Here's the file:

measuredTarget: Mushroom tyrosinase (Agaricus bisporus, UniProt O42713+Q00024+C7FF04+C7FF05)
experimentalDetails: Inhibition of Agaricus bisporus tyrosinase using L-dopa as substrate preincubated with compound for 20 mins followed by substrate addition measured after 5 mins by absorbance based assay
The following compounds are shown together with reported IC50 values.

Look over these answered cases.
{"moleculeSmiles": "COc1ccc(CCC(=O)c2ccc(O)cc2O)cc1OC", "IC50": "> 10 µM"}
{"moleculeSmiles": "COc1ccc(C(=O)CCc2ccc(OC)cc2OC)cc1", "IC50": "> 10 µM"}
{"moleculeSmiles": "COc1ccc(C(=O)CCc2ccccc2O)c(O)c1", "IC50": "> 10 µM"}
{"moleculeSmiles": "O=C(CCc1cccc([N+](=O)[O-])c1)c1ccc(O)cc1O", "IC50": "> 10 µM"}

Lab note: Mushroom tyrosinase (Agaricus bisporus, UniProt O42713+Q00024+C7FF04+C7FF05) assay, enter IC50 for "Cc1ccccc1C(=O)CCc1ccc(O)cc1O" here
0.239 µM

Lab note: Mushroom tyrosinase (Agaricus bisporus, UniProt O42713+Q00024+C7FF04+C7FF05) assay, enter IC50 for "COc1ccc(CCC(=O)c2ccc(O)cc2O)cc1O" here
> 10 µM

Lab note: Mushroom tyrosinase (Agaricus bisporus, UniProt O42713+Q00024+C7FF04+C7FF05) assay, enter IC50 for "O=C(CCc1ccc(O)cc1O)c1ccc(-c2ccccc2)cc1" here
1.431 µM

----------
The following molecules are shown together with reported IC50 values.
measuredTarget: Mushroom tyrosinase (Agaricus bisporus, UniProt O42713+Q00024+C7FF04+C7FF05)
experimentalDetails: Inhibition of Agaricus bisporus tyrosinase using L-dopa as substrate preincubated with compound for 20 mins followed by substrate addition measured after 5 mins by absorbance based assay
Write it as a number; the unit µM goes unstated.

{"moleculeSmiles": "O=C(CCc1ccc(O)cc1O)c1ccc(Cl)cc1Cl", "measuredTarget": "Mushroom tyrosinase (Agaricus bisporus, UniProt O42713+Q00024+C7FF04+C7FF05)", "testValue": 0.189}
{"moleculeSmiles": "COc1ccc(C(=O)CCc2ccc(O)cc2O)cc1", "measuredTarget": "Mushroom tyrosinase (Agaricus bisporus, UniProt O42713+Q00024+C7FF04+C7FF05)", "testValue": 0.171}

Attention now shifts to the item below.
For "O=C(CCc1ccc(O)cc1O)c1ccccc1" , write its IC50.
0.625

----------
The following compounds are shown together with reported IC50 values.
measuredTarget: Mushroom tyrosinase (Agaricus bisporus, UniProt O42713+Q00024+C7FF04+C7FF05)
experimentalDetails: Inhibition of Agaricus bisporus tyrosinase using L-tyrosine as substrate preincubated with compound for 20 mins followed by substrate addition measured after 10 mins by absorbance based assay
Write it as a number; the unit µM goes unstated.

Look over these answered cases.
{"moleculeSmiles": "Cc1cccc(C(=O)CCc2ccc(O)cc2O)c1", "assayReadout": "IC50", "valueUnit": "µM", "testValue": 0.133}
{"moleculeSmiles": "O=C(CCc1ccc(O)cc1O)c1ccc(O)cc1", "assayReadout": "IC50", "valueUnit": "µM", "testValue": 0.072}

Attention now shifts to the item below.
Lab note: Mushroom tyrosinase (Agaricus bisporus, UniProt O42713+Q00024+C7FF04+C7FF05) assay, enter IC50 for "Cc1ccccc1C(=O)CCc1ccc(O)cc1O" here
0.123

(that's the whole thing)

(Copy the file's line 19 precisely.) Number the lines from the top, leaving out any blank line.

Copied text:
Write it as a number; the unit µM goes unstated.